Home » 6 Secret Codes Disney Cast Members Use Every Day

    6 Secret Codes Disney Cast Members Use Every Day

    Employees speak in acronyms

    Walt Disney World and Universal Orlando are massive resort complexes packed with theme parks, hotels, shops, restaurants, and entertainment options of every description. With thousands of employees in hundreds of roles, streamlining is critical to keeping operations running smoothly. One of the many ways that the companies keeps things moving efficiently is through the use of language shortcuts. Some are official, others are developed between cast members and gradually spread, but all minimize the amount of explanation that CMs must use.

    1. Acronyms and abbreviations

    Employees speak in acronyms

    DAK, POR, UO, HHN…listening to a cast member conversation can feel like swimming in alphabet soup. Yet once you have worked for the parks for a few weeks, it just seems so inefficient to use the full names of parks, attractions, resorts, shops, or special events. Of course, Cast Members are very careful to use full names when speaking with guests. Between each other, though, it sometimes sounds like a competition to use as few full words as possible!

    2. Position names and action words

    He's going to bump someone in his rotation

    Walt Disney World and Universal Orlando have separate naming conventions for the positions that an employee might work, but they are standardized across each company. For example, Disney’s grouper is Universal’s preboard. To the uninitiated, however, it can sound like a foreign language…”Jill, go to greeter. Mark, pick up queue 3 and bump Laura to tram 4.” The people involved know exactly what to do, but it sounds like gibberish to the rest of the world.

    Even the action words involved in Cast Member conversations tend to have different meanings than they do outside the parks. A “rotation” is a set of positions that a particular team of employees move through during a shift. To “bump” someone is to take over her position and send her to the next one in the rotation. “Freezing” means dropping out of the rotation to stay in one position for a period of time.

    3. Radio codes

    Spielers count on radio codes for efficient communication

    A vast number of employees use radios to communicate with members of their team. If someone is driving a ride vehicle, greeting guests outside an attraction, or performing other key roles, odds are good that he has a radio. Naturally, the responsible use of shared radio channels requires standardized, brief communications. All employees who use radios are trained in a list of codes, based on standard law enforcement and CB codes, and must pass a test before they can be issued a radio. Popular codes include 10-4 (I understand and acknowledge what you said) and “What’s your 20?” (What’s your position, or where are you?)

    4. Euphemisms

    Cast members use euphemisms to describe unpleasant things

    Naturally, cast members want guests to have a magical day, unburdened by the cares of the real world. This leads to the common misconception that nothing bad ever happens at the theme parks. To preserve this fantasy, employees use euphemisms to describe not-so-magical things. One of the better known is the phrase “protein spill,” which refers to the discharge of bodily fluids such as vomit.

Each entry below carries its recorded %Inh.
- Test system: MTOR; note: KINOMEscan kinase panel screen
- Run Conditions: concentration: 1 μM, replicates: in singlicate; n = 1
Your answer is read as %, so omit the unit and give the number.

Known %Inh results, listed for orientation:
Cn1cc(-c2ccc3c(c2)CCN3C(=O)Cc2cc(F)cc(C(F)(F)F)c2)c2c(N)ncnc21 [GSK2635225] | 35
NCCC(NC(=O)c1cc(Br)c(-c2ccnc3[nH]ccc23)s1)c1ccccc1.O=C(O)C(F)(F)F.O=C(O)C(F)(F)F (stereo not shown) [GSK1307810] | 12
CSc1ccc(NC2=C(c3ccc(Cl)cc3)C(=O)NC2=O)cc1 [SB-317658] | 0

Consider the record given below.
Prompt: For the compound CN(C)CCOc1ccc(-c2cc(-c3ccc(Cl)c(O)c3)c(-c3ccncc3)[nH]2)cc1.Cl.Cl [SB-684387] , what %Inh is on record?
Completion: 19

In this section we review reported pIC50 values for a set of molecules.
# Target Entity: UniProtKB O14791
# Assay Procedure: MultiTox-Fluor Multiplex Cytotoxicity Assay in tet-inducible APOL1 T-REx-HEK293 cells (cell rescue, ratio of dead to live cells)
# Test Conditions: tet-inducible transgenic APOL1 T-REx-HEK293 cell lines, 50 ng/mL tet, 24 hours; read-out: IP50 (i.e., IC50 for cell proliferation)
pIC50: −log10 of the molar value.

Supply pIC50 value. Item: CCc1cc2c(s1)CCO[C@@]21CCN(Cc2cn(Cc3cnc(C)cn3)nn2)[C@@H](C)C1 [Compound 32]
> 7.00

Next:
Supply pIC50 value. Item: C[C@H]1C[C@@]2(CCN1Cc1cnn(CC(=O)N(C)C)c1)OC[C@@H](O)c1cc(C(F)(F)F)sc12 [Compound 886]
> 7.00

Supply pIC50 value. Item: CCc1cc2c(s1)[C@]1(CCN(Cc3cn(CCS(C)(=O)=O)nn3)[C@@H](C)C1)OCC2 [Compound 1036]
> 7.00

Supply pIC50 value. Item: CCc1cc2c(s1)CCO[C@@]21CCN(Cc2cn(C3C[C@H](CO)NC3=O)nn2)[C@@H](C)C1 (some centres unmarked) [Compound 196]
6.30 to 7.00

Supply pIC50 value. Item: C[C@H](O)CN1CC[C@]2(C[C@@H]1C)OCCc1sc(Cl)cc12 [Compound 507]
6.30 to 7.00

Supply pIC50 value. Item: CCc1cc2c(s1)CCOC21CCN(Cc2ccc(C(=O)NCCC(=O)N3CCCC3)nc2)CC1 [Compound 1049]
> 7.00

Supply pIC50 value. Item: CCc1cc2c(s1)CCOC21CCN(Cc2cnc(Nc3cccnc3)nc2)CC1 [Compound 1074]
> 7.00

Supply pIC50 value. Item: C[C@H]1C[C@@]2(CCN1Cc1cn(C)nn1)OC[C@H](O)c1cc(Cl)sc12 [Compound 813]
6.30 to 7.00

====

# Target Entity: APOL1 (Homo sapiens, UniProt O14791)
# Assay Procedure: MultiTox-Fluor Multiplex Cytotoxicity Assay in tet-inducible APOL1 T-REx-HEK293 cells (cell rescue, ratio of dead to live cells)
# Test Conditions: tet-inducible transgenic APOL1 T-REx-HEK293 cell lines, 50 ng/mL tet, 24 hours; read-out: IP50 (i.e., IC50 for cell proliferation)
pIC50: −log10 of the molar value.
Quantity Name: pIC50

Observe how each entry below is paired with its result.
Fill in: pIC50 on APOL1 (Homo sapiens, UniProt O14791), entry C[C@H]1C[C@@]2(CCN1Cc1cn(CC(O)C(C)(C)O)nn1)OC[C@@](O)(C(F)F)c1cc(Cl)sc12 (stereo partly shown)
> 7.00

5. Unusual shifts

    PAC employees get paid to watch the parade

    At both Walt Disney World and Universal Orlando, balancing employees is an ongoing concern. If one attraction, restaurant, or shop has too many workers during a particular shift, and another has too few, some employees might be temporarily relocated. Known as deployment, this is a complicated process for the person who is deployed, who now has to return to Wardrobe for a new outfit and learn new procedures in the assigned location. Deployment has its own subculture, with certain spots considered better or worse places to deploy, and each location exhibiting its own feelings toward those who are deployed.

    In addition, Walt Disney World cast members can pick up shifts that don’t fit the norm. For example, PAC, or parade audience control, involves setting up and taking down the ropes and sidewalk tape needed for every parade performance. Before and during the parade, PAC cast members hang out with guests, provide entertainment such as hula hoop contests, and answer questions. PAC shifts are a unique part of what keeps Disney running smoothly, but to an outsider, the term can be quite confusing.

    6. Location-specific language

    Knowing a few words of Swahili could help you out at Kilimanjaro Safaris

    Each work location has its own verbal shorthand that makes perfect sense to those who work in that area, but is not well-understood even by cast members from other locations. A great example of this is Kilimanjaro Safaris. Since the ride’s setting is an African game reserve, the theme carries throughout the location. Pram parking would be stroller parking anywhere else, and conversations are regularly peppered with Swahili terms. Wishing guests luck on their 2-week safari is common, and some employees like to stay in character throughout the day.

    Language is a funny thing. Even when everyone is speaking English, the sheer diversity of themes and back stories across the complexes create a rich fabric in which even two employees in the same department can be confused by each other’s phrasing. Guests listening in sometimes feel like they just landed on Mars. Next time you’re at a theme park, keep an ear open to see how many new words or phrases you can hear.